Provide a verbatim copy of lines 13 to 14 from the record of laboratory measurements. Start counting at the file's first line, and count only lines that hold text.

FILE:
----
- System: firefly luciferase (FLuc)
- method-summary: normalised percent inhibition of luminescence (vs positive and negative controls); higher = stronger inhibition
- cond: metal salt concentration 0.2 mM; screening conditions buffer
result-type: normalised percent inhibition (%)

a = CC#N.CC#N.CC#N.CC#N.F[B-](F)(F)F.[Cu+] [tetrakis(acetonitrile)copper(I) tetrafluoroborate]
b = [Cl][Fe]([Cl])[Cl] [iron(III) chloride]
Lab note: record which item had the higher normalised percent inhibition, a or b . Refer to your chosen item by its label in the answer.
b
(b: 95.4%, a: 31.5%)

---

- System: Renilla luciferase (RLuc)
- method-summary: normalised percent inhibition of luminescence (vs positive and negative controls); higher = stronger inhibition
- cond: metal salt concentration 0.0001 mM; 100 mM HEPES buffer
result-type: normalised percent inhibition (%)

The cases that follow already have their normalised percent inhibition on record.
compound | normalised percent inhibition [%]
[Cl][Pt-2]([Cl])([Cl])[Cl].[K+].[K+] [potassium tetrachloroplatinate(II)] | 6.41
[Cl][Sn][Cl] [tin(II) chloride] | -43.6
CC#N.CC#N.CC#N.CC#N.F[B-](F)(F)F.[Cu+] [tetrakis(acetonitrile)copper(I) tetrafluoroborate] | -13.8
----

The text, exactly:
- cond: metal salt concentration 0.0001 mM; 100 mM HEPES buffer
result-type: normalised percent inhibition (%)